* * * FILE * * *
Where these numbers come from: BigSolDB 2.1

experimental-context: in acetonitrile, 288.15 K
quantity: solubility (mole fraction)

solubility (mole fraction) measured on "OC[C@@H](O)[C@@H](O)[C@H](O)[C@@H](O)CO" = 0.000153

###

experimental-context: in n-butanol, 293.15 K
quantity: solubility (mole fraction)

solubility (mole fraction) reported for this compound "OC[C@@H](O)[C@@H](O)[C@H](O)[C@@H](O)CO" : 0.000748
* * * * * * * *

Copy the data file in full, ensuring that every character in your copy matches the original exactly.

Where these numbers come from: BigSolDB 2.1

experimental-context: in acetonitrile, 288.15 K
quantity: solubility (mole fraction)

solubility (mole fraction) measured on "OC[C@@H](O)[C@@H](O)[C@H](O)[C@@H](O)CO" = 0.000153

###

experimental-context: in n-butanol, 293.15 K
quantity: solubility (mole fraction)

solubility (mole fraction) reported for this compound "OC[C@@H](O)[C@@H](O)[C@H](O)[C@@H](O)CO" : 0.000748